Goat Hill Overlook is located on Coon Path in Lambertville.

Link to Hike information and map.

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The past few days have been absolutely beautiful, albeit unseasonably warm.  After some sneakily ingested halloween treats, the boys were boisterous and we all needed to escape to the outdoors.  We all put on our high-visibility clothes (it is deer hunting season!) and headed out to Goat Hill Overlook. During deer hunting season it is a good idea to always call ahead to see if the trails are open to the public.  You can go to the Sourland Conservancy’s website to see who owns the property and then call ahead of time to make sure the preserve is open.

Tom Ogren wrote a wonderful booklet titled, The Story of Goat Hill.  This preserve is the embodiment of the history of this area from the Revolutionary War to the hiding of moonshine inside blocks of  cheese during Prohibition and an epic battle to preserve this beautiful land. I don’t want to give anymore spoilers, you will have to read about it for yourself!  We always have copies of “The Story of Goat Hill” at our events, but you will also be able to purchase it on the Sourland Conservancy’s online store.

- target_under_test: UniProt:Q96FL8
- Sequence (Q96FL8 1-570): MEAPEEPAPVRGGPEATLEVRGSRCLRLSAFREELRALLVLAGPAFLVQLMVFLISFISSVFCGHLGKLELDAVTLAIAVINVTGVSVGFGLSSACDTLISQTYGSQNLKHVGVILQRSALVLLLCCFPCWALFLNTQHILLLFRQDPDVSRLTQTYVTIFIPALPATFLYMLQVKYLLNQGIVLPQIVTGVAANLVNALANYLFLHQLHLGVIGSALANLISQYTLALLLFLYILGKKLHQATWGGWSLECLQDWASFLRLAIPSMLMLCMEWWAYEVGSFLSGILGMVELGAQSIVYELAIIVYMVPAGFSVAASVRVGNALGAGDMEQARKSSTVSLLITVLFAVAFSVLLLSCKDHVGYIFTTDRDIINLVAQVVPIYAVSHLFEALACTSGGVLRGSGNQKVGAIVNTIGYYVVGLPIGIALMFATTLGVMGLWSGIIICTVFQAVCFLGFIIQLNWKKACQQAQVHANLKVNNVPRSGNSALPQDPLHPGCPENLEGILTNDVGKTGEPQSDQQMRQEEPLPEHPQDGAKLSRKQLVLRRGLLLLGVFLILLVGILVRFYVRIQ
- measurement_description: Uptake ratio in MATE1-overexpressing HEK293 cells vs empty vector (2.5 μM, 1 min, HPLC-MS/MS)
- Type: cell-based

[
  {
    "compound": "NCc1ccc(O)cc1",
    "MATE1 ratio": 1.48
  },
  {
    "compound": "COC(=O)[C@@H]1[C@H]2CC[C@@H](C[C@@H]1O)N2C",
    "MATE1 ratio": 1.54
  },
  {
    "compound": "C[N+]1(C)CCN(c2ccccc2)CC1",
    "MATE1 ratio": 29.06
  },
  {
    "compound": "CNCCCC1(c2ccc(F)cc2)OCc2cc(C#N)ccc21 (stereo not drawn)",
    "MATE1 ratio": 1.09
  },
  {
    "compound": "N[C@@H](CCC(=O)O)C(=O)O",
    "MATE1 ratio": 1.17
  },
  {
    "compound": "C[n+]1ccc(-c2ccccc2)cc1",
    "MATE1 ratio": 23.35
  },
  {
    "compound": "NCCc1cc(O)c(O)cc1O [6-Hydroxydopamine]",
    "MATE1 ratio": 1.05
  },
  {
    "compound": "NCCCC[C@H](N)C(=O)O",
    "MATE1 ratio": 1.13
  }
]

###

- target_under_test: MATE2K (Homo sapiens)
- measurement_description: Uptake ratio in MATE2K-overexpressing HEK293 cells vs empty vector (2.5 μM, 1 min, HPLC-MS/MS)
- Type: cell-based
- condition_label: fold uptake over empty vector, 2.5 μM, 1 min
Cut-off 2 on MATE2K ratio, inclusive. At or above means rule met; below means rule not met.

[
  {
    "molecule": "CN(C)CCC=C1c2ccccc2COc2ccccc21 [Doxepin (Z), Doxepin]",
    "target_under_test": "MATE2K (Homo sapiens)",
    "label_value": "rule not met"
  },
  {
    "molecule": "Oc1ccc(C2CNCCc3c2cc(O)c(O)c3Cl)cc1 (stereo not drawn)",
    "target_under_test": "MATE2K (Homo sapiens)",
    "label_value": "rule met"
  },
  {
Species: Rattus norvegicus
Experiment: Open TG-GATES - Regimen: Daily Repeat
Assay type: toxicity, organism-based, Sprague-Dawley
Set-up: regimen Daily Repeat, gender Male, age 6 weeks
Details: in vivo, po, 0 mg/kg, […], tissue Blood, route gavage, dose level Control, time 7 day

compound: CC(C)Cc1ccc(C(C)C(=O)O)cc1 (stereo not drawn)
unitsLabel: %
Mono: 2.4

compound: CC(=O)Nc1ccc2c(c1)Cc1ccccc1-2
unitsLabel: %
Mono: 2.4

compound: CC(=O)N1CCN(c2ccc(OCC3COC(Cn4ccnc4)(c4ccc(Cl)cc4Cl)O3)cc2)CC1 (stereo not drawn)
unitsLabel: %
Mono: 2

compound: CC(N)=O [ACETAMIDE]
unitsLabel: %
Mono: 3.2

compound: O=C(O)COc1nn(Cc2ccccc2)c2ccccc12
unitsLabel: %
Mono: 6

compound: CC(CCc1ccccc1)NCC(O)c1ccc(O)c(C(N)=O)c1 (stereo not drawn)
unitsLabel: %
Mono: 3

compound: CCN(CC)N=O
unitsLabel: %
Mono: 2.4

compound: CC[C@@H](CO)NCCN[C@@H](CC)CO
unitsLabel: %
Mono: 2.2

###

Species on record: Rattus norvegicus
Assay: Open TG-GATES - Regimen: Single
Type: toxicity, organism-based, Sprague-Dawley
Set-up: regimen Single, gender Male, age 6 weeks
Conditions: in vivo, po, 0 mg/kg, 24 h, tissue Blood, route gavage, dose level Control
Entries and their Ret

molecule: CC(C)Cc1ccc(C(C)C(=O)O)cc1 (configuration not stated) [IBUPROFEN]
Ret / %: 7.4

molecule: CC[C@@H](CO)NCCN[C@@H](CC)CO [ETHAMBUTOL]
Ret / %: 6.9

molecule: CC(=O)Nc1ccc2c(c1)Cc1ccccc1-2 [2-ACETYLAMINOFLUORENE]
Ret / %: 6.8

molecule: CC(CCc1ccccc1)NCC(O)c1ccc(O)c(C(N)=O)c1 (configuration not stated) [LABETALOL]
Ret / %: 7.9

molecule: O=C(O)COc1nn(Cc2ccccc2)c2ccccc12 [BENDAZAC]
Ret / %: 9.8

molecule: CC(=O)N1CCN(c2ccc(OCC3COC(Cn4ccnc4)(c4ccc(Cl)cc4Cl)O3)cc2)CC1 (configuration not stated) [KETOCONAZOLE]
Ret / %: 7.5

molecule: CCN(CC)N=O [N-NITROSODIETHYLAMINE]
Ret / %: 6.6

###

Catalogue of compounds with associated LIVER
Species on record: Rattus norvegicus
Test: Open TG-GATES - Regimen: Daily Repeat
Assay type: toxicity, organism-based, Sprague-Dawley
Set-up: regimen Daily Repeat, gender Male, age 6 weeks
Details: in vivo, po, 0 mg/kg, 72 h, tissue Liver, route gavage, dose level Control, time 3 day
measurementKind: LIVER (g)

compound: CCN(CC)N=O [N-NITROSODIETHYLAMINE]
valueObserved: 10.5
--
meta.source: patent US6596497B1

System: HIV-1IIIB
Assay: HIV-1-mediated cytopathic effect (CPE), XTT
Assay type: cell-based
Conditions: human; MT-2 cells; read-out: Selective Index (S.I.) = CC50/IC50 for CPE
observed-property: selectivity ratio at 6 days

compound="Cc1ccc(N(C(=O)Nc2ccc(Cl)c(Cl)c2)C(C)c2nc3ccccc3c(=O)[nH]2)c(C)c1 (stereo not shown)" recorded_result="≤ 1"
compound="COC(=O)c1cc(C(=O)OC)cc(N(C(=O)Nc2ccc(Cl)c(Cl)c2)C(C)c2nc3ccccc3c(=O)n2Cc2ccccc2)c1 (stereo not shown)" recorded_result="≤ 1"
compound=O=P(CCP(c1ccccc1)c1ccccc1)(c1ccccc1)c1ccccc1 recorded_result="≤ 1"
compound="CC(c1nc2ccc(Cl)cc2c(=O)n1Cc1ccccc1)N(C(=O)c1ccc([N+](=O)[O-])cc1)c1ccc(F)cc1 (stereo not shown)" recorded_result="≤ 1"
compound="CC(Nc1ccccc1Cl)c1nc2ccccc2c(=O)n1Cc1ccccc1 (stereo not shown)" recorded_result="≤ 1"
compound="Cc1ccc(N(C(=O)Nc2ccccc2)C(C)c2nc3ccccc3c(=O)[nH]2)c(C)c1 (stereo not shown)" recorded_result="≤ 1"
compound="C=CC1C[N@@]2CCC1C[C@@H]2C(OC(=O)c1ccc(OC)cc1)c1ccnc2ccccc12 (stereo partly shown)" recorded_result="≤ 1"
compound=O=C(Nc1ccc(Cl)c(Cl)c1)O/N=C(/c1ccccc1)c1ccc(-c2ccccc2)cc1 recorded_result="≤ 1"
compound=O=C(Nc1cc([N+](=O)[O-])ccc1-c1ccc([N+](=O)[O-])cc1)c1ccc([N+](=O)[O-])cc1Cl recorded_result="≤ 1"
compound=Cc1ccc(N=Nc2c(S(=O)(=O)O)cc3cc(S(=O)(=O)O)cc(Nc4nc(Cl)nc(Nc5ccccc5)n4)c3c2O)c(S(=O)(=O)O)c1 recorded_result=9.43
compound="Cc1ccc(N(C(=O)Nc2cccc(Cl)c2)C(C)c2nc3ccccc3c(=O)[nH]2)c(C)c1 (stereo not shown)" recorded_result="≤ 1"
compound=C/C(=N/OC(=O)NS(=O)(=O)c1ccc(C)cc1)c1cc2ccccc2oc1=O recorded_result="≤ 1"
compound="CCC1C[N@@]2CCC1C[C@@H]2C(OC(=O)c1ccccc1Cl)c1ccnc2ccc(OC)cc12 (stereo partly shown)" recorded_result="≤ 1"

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A garter snake, Thamnophis spp., sunning itself on the trail.  This little one had a big ole’ bulge in its belly, which meant that it was probably digesting its last meal.  Garter snakes eat a variety of foods varying from slugs all the way to rodents. I hope that you are all proud of me for standing this close to take a photo.

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Flowering Dogwood, Cornus florida, has perhaps the most deep red fall foliage in our area of the country.  Flowering Dogwood is a native tree which erupts into showy Spring blossoms encouraging pollinators and later into beautiful Fall foliage and berries providing sustenance for birds!